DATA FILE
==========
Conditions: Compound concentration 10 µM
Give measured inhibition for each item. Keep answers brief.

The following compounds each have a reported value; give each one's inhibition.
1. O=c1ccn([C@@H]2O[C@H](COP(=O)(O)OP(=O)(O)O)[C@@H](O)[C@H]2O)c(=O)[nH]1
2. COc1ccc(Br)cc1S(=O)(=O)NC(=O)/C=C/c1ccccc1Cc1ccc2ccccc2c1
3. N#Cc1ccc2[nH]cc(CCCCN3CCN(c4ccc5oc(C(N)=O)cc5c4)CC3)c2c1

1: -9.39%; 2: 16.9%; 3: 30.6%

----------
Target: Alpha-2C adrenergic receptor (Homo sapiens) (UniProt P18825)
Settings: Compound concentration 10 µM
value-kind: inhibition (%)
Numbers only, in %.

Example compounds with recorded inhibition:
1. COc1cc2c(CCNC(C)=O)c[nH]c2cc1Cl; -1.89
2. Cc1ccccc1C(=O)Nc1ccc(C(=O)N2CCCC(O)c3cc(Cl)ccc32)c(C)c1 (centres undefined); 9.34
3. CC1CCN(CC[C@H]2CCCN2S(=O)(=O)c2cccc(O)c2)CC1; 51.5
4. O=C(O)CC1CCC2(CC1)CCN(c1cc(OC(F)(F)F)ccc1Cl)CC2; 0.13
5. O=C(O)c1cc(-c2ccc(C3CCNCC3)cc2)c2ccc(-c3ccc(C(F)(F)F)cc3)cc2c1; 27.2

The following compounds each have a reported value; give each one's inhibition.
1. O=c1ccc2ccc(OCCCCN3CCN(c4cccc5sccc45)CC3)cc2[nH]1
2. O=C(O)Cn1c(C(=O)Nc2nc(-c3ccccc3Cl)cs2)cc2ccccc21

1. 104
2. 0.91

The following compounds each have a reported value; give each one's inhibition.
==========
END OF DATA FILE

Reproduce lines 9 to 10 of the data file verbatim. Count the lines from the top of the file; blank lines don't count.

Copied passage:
Target: Alpha-2C adrenergic receptor (Homo sapiens) (UniProt P18825)
Settings: Compound concentration 10 µM